But the most controversial religious measure was the imposition of jazia in 1679. The history of this tax dates to before the conquest of Sindh by the Arabs. It was imposed only on non-Muslims, and its purpose was not so much financial as discriminatory. Akbar had abolished it. Even Shah Jehan did not restore it, although he implemented several other measures discriminatory to Hindus in respect of different dress and the use of alcoholic drinks.

Aurangzeb and his infamous ‘jazia’

Early in his reign, Aurangzeb had decreased the tax on goods for his Muslim subjects, partly to alleviate the burden on his co-religionists but also to encourage conversion. The Hindu population was already adversely affected: they had to pay 5 percent duty against only 2.5 percent for Muslims, and 20 percent on farm and orchard produce against 16 percent for Muslims. However, cunning merchants of the two communities subverted the law by using the difference to make extra profit, so Aurangzeb had to rescind this benefit for Muslims. Therefore he imposed jazia. Traveling historian Manucci explains that the purpose was, first, to pay for the cost of his military campaigns, and secondly, as for the previous concession, to encourage conversion. As jazia, rich Hindu merchants had to pay Rs. 30, the middle class Rs. 6, and the poor Rs. 3 each year; women and male children up to 14 years of age were exempt. There was a general outcry among the Hindus when it was imposed. Protesters even rioted in the capital and prevented Aurangzeb’s elephant from taking him to mosque for Friday prayers.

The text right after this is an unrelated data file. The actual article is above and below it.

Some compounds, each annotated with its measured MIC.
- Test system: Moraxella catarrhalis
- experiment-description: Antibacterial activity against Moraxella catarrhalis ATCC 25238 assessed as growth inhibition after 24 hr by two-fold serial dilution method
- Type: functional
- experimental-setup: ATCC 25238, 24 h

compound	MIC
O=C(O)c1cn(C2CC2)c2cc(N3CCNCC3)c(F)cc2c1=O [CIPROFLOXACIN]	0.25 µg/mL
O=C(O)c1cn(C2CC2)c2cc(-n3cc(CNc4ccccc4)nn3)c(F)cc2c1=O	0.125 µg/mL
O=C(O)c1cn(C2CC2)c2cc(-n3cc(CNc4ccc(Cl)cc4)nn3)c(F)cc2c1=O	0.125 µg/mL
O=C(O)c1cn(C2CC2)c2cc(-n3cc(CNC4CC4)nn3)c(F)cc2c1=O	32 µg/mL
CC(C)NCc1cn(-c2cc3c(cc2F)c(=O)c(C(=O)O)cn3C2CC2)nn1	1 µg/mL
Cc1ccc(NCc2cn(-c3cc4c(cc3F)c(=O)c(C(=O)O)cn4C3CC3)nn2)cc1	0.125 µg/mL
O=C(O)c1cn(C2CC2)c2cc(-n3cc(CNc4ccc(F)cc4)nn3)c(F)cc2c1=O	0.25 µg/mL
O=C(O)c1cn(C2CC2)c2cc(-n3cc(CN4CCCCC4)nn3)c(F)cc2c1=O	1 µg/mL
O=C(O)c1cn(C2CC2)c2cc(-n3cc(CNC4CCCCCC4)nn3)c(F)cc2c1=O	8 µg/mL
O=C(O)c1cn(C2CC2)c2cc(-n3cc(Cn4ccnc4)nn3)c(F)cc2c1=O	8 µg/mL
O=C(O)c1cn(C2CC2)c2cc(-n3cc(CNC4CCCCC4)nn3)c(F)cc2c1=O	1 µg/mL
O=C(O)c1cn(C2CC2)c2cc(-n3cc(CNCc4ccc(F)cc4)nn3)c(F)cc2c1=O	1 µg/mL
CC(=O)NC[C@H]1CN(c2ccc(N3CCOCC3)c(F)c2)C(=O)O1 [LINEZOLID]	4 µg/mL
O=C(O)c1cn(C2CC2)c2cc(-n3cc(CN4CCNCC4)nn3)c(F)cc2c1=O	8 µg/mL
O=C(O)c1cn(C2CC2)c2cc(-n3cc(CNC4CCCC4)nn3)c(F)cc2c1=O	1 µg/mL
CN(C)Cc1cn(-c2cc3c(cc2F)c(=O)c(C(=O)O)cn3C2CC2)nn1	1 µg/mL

The emperor resisted all the appeals and pressures to rescind this tax, which was a heavy burden on the Hindu population. He defended his position by pointing out that he was not like his ancestor Jehangir, who passed his time amusing himself with poetry, games, and music, spending the empire’s money on himself. Aurangzeb claimed he took into consideration the personal difficulties of the taxpayers. The tax yielded big returns: in Gujarat, it represented 4.4 percent of the revenue of the province.

Jahanara opposes